Located in the heart of the Appalachian region, Maryville College offers an ideal spot in which to study one of the richest and most distinctive cultural regions in the United States. The Southern Appalachians are home to a historic and vibrant musical tradition, distinctive religious practices, and astonishing biodiversity. With faculty who have expertise in all of these areas, Maryville College can provide you with the knowledge and experiences that will enable you to understand this marvelous place.

Students who pursue the Minor in Appalachian Studies would take courses in its social systems, its history and culture, its religions, and its biology. They also receive a rich immersion in the region through these courses and other experiential offerings.


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Dr. Aaron Astor

Associate Professor of History
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Required Courses

The Minor in Appalachian Studies consists of at least 15 credit hours and involves coursework from a variety of fields. Course descriptions can be found in the Course Listings section of this Catalog. January term experiential courses are described in yearly pre- registration materials. Required courses include: 

SOC 222: Sociology of Appalachian Culture (3 hrs.)

Twelve additional credit hours as follows:

HIS 248: Appalachian Cultural and Social History (3 hrs.)
REL 209: Religion in the Southern Appalachians (3 hrs.)
BIO 311: Natural History of the Southern Appalachians (3 hrs.)
Appropriate January Term Experiential Offering (3 hrs.)

With approval of the Appalachian Studies Coordinator and the appropriate academic division chair, various special topics courses (designated 349) and Internship courses (designated 337) may satisfy requirements of the minor.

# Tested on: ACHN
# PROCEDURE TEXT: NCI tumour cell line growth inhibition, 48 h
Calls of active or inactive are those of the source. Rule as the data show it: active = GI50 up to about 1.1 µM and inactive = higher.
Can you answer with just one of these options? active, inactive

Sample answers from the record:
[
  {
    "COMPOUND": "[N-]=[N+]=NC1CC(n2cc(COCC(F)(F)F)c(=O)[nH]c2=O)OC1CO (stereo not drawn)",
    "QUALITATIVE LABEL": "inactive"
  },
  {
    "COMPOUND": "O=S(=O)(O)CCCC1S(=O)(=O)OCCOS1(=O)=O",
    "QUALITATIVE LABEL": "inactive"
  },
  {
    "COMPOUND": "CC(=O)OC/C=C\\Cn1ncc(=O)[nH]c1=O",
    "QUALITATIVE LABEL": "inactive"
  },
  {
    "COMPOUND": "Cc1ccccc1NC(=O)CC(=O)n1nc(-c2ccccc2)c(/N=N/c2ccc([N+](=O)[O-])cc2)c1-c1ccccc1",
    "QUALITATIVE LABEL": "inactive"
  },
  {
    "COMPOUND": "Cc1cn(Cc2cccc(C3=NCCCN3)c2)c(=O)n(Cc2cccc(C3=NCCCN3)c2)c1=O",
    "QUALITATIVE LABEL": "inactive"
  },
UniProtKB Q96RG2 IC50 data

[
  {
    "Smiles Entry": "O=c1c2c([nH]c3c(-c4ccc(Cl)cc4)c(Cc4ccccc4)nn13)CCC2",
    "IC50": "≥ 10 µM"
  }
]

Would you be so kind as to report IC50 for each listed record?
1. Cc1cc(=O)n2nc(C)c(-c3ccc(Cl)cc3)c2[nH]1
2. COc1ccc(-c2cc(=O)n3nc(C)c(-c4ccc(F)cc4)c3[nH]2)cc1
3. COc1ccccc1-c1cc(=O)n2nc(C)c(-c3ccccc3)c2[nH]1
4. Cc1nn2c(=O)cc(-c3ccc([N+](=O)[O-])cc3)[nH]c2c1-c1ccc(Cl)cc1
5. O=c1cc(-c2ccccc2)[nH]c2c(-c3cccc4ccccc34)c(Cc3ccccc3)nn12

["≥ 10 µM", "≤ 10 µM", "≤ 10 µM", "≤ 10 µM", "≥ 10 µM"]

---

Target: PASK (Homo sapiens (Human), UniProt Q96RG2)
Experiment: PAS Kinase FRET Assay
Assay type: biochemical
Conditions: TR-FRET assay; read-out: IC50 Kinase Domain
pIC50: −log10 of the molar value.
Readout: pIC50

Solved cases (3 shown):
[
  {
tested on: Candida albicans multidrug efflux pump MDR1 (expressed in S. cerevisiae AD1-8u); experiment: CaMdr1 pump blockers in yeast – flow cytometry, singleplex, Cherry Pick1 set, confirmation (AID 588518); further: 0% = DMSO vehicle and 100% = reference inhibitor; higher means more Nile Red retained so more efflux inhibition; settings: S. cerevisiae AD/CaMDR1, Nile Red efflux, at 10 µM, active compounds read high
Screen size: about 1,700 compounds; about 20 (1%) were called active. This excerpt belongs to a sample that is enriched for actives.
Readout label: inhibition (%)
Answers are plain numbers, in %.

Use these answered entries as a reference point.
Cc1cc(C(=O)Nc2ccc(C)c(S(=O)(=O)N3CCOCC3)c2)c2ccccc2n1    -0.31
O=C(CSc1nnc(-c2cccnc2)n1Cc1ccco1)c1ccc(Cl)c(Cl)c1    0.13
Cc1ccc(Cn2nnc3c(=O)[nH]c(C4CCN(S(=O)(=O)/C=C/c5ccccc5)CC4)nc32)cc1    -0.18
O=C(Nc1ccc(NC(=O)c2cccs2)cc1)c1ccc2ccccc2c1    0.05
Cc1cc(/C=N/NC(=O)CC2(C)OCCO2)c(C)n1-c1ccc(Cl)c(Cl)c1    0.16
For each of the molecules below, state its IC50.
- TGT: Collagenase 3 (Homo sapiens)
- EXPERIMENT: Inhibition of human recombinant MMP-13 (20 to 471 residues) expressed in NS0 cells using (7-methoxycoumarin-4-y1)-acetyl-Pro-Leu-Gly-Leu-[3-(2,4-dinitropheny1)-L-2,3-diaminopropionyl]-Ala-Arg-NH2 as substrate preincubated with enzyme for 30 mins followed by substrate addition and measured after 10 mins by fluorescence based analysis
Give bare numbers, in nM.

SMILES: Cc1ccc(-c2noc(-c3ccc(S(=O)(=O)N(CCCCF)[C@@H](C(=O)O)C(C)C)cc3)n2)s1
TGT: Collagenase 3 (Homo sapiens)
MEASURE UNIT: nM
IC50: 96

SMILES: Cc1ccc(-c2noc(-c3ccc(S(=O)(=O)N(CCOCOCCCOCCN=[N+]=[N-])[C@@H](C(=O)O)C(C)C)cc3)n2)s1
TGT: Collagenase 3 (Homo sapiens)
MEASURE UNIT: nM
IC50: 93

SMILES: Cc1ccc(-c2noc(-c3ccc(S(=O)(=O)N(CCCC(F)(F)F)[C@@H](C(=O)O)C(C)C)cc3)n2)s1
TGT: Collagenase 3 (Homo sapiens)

Core Curriculum

The Maryville Curriculum, often called the “core” curriculum, consists of 51 credit hours. Some general education requirements are waived by virtue of the student’s major; others may be met by demonstration of competence. List of Core Courses:

Core Domain
Approved Existing Classes for New Core
(Other Courses to be added)
First Year Seminar FYS110
Composition & Speech ENG110 & ENG120
Quantitative Literacy MTH110
Religion, Spirituality and Critical Thought BIB130 or BIB140
Literary Studies LIT270 or LIT290
Historical Reasoning WCV180 or WCV190
Empirical Study of Person and Society PSY101, SOC101, PLS211, ECN221, ECN201
Culture and Intercultural Dynamics WRC370
Scientific Reasoning
[Students must complete 2 courses: 1 life science and 1 physical science. One of the 2 must include a lab]
SCI150, SCI350, BIO113, BIO115, BIO217, CHM111, CHM121, PHY101, PHY201
Mathematical Reasoning STA120, CSC111, MTH125
Second Language Completion of a 120 course in second language (e.g., SPN120, etc.)
Creative Arts FNA140, ART102, ART121, THT101, THT204,
3 HRS in any one of:
MUSE12, MUSE13, MUSE14, MUSE15, MUSE16, ART124, ART125, ART126
Ethical Citizenship in the World ETH490
U.S. Pluralism Designated Courses TBD